I was asked recently on a podcast about “3 Keys to Telling Your Story Well.” The podcast focused on personal stories, and how sharing them can be a powerful experience, whether you’re sharing a recovery story, sharing about your faith or simply trying to inspire someone.
In a world of identity politics, polarization, and where “truth” has been discarded, the one thing people can’t argue with is your personal story. But so many of us are simply terrible at telling our story.
When I answered the question, I brought up three unusual keys that most people don’t think about:
1. BE SELF AWARE.
We have to start with an accurate understanding of who we are: our talents, gifts and abilities. We’ll never tell the right story if we’re living under false pretenses.
In my experience, few people are truly self aware, and even fewer make an effort. For your story to resonate with people, it needs to be truthful and accurate.
2. KEEP IT SHORT.
I’m a big believer that you don’t just need an elevator pitch for a project or movie you’re working on, you also need an elevator pitch about your life. If you had 3–5 minutes with someone who could take you to the next level, or could significantly help your career or calling, what would you say?
Have you thought about it? Most of us would just ramble on and on, and bore him or her to death. Learn to articulate your life and your dream clearly, and make it short and to the point. As an opera singer famously said, “Make sure you stop singing before the audience has stopped listening.”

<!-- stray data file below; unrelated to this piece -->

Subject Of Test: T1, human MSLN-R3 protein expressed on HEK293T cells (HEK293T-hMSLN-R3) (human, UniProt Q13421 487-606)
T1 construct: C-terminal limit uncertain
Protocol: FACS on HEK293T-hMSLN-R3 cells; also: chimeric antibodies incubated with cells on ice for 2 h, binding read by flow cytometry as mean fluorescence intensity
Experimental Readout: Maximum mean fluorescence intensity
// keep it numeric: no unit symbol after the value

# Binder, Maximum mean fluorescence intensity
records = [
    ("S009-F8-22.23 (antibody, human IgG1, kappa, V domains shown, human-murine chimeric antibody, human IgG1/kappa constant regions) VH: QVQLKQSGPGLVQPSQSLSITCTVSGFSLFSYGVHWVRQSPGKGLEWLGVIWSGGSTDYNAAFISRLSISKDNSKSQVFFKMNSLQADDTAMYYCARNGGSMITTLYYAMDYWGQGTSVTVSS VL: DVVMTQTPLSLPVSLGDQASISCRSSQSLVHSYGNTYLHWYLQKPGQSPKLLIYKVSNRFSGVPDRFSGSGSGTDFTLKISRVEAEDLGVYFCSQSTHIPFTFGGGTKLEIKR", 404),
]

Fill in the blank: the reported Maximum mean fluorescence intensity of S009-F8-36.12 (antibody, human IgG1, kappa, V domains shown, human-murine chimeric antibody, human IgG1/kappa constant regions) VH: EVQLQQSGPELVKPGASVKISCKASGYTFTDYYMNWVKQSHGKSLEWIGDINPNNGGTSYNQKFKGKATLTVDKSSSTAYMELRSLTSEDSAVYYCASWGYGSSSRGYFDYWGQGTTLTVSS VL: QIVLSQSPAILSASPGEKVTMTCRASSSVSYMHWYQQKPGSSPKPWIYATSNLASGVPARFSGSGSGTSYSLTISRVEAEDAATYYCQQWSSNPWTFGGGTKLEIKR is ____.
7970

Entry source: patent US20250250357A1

A well told story rarely happens on the spot. Think about your story, write it down if necessary and practice, practice, practice. Get by yourself in a bedroom, office or backyard and go over it. Your goal isn’t to fake it or make it sound rehearsed. Your goal is to make it compelling. Don’t waste words. Make sure it works.
You never know when you’ll have the opportunity to share your story with one or more people. That’s why now is the time to get it right, so when the time comes, it will have a powerful impact.
Phil Cooke is an internationally known writer and speaker. Through his company Cooke Pictures in Burbank, California, he’s helped some of the largest nonprofit organizations and leaders in the world use media to tell their story. This article was originally published on Cooke’s blog at PhilCooke.com.